Galatians 5:1

It is for Freedom that Christ has set us free; continue to stand firm, therefore, and do not be loaded down again w/ a yoke of slavery.

In the previous section of Galatians that we looked at together we saw the Holy Spirit’s insistence that as Children of the promise we are born of the Free woman (30, 31) — born of the Spirit and we stand in contradistinction to those who belong to the bondwoman and who are enslaved to the law.

In this next section the Apostle emphasizes that difference again by explicitly stating that the consequence of being released is Freedom accompanied with the injunction to not go back to those things that scream bondage and will, if returned to, deliver one back to that former bondage.

Now as the issue of Freedom has come front and center here we would do well to ask just exactly what kind of ‘Freedom’ is spoken of here. What does the Holy Spirit mean here when He speaks of Freedom?

To answer that perhaps we would do well to explore what it is we are Freed (delivered) from and what it is we we are delivered to.

In the context of this letter to the Galatians clearly Freedom means first to be delivered from the vain attempt to use a law system, that is absent of proclaiming Christ, as a means of salvation. The Judaizers were insisting that the ceremonial law that had been fulfilled with the coming and faithfulness of Christ remained in effect. They insisted on circumcision and many other of the Jewish accouterments that the death of Christ had made obsolete and retrograde.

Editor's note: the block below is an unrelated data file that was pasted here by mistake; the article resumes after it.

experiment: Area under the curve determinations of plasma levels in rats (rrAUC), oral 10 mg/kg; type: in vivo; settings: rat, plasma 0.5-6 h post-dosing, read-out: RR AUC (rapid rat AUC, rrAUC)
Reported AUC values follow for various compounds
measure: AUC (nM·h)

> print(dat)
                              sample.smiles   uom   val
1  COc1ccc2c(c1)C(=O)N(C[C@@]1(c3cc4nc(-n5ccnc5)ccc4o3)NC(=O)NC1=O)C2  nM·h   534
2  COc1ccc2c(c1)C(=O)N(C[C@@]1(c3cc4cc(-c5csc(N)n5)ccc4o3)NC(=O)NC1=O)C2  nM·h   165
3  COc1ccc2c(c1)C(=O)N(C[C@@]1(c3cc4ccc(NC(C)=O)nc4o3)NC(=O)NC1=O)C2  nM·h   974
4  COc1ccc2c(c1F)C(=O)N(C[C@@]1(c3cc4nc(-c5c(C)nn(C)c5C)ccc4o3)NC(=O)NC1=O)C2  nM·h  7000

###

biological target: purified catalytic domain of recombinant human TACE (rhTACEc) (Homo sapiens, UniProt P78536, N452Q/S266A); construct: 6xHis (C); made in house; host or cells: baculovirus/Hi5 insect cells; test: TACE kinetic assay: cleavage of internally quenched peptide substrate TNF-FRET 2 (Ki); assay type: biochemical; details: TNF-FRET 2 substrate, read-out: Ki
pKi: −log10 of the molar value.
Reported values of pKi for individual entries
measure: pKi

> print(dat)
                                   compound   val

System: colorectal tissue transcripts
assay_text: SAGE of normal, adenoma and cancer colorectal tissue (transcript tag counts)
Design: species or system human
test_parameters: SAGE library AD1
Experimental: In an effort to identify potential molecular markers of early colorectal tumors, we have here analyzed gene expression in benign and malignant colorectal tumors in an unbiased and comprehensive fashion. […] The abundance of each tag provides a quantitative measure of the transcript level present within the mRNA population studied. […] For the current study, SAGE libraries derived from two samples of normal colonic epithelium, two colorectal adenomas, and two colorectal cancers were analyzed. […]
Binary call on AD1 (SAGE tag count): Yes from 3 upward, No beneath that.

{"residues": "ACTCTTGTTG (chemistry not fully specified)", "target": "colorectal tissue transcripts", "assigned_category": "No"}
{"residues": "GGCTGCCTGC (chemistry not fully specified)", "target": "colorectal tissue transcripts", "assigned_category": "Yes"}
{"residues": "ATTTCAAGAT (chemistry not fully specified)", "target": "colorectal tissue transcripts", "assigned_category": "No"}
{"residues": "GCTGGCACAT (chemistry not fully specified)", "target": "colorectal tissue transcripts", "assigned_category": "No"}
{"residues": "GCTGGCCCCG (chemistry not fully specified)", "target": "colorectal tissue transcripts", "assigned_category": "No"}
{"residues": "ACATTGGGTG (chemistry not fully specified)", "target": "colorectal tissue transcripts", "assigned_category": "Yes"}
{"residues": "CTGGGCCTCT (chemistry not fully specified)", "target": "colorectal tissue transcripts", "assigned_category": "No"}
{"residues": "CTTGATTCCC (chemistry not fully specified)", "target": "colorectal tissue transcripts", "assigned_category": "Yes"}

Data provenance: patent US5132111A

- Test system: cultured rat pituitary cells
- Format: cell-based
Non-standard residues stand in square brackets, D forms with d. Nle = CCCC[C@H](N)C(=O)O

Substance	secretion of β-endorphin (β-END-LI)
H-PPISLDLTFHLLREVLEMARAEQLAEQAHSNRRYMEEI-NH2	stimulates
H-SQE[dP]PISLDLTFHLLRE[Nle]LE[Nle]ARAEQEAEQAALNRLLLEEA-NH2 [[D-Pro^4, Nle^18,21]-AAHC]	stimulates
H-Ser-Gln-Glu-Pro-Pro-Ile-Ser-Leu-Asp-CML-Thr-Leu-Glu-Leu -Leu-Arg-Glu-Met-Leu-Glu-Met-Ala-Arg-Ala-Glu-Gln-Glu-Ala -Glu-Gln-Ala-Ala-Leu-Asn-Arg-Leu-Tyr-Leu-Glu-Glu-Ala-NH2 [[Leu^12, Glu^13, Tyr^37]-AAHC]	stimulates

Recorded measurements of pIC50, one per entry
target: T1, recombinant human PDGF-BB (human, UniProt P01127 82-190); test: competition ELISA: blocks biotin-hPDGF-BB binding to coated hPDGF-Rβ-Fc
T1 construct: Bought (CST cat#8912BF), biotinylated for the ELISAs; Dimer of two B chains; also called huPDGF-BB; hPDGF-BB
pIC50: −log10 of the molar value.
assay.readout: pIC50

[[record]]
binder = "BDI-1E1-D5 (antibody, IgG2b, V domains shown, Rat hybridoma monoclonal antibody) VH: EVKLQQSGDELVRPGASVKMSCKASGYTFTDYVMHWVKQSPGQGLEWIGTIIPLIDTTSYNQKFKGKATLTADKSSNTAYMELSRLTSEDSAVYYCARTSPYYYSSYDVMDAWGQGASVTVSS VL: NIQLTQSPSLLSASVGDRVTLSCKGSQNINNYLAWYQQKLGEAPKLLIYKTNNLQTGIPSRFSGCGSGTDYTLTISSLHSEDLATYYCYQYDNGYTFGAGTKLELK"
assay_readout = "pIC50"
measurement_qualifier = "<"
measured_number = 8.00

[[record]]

The Galatians have peace and access (Romans 5:1-2) with God only because of their union with the Christ and His finished work (Romans 6). They are free from the wrong use of the Law that the Judaizers are seeking to foist upon them.

We have said repeatedly that the problem here in Galatians is with the desire to embrace a obviated ceremonial law. But we should hasten to add that we move back to bondage anytime we try to use God’s law in any of its senses as a means to catapult into God’s presence and favor apart from relying on His introduction on our behalf (forensic righteousness) and without our union with our ascended Lord.

In this Freedom that comes from the deliverance from the law we have a freedom from the nagging fear and accusing conscience that our performance is not what the law requires. As the Galatians were delivered from a salvation that was connected with their personal adherence to the ceremonial law so when we consider the implications of that truth we realize that, being completely and irrevocably saved, we are free from seeking to acquire a salvation based upon a performance that isn’t exclusively based upon Christ’s performance for us.